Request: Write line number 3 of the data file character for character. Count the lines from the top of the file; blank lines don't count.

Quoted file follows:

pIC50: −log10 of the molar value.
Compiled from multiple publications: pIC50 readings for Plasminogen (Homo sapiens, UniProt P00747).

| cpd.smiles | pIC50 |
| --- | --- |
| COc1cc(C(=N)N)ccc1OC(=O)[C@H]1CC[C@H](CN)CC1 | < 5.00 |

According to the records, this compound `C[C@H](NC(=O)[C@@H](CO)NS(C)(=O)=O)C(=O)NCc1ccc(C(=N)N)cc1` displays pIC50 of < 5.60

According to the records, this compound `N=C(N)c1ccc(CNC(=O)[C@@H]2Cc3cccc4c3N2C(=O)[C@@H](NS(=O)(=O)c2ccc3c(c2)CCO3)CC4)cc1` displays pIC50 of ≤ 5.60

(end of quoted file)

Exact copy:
| cpd.smiles | pIC50 |